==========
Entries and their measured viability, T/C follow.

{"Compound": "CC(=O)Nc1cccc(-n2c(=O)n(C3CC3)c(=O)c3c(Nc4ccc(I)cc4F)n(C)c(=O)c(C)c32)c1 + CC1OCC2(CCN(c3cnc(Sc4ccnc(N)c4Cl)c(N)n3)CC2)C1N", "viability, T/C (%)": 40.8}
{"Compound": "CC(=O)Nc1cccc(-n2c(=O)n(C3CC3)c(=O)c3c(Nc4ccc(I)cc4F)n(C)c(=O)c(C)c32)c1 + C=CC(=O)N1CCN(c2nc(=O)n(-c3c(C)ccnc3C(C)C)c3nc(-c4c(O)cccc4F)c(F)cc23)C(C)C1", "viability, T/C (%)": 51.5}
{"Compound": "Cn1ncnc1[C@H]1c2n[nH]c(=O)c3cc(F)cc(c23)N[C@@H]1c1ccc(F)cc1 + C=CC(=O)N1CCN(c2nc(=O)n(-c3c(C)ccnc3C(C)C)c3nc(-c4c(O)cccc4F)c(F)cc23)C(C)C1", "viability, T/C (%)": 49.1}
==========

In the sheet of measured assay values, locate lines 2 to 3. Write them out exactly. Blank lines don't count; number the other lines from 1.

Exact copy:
{"Compound": "CC(=O)Nc1cccc(-n2c(=O)n(C3CC3)c(=O)c3c(Nc4ccc(I)cc4F)n(C)c(=O)c(C)c32)c1 + CC1OCC2(CCN(c3cnc(Sc4ccnc(N)c4Cl)c(N)n3)CC2)C1N", "viability, T/C (%)": 40.8}
{"Compound": "CC(=O)Nc1cccc(-n2c(=O)n(C3CC3)c(=O)c3c(Nc4ccc(I)cc4F)n(C)c(=O)c(C)c32)c1 + C=CC(=O)N1CCN(c2nc(=O)n(-c3c(C)ccnc3C(C)C)c3nc(-c4c(O)cccc4F)c(F)cc23)C(C)C1", "viability, T/C (%)": 51.5}